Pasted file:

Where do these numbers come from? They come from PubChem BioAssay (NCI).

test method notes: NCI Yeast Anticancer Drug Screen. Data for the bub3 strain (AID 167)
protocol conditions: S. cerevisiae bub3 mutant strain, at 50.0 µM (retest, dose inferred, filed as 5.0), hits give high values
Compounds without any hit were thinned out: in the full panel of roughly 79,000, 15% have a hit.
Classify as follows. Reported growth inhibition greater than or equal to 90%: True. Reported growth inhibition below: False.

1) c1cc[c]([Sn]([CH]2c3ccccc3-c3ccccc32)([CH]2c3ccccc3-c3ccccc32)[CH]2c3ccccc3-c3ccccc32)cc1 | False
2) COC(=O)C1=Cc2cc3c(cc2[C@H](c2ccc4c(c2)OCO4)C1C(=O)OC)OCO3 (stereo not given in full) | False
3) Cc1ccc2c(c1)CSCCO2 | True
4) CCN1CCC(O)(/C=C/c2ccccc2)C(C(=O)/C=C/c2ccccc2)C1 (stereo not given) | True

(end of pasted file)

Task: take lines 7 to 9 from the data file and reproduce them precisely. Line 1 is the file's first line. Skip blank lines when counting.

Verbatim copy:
2) COC(=O)C1=Cc2cc3c(cc2[C@H](c2ccc4c(c2)OCO4)C1C(=O)OC)OCO3 (stereo not given in full) | False
3) Cc1ccc2c(c1)CSCCO2 | True
4) CCN1CCC(O)(/C=C/c2ccccc2)C(C(=O)/C=C/c2ccccc2)C1 (stereo not given) | True